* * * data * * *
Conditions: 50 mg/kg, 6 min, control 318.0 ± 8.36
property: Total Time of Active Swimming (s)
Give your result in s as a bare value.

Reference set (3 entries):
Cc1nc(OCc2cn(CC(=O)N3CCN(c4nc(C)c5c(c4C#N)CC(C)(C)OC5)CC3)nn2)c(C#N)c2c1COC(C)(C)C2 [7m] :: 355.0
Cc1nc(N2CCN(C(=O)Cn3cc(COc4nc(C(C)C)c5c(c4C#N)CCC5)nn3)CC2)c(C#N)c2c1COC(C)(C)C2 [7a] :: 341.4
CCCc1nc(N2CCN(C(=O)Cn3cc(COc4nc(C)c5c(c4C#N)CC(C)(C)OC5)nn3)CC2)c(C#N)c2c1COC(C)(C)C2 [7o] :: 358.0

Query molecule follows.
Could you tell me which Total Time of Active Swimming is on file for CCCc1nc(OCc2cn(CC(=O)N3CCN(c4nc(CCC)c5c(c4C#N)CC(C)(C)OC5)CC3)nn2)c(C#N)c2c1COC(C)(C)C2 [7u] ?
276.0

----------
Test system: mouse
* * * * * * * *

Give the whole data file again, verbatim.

Conditions: 50 mg/kg, 6 min, control 318.0 ± 8.36
property: Total Time of Active Swimming (s)
Give your result in s as a bare value.

Reference set (3 entries):
Cc1nc(OCc2cn(CC(=O)N3CCN(c4nc(C)c5c(c4C#N)CC(C)(C)OC5)CC3)nn2)c(C#N)c2c1COC(C)(C)C2 [7m] :: 355.0
Cc1nc(N2CCN(C(=O)Cn3cc(COc4nc(C(C)C)c5c(c4C#N)CCC5)nn3)CC2)c(C#N)c2c1COC(C)(C)C2 [7a] :: 341.4
CCCc1nc(N2CCN(C(=O)Cn3cc(COc4nc(C)c5c(c4C#N)CC(C)(C)OC5)nn3)CC2)c(C#N)c2c1COC(C)(C)C2 [7o] :: 358.0

Query molecule follows.
Could you tell me which Total Time of Active Swimming is on file for CCCc1nc(OCc2cn(CC(=O)N3CCN(c4nc(CCC)c5c(c4C#N)CC(C)(C)OC5)CC3)nn2)c(C#N)c2c1COC(C)(C)C2 [7u] ?
276.0

----------
Test system: mouse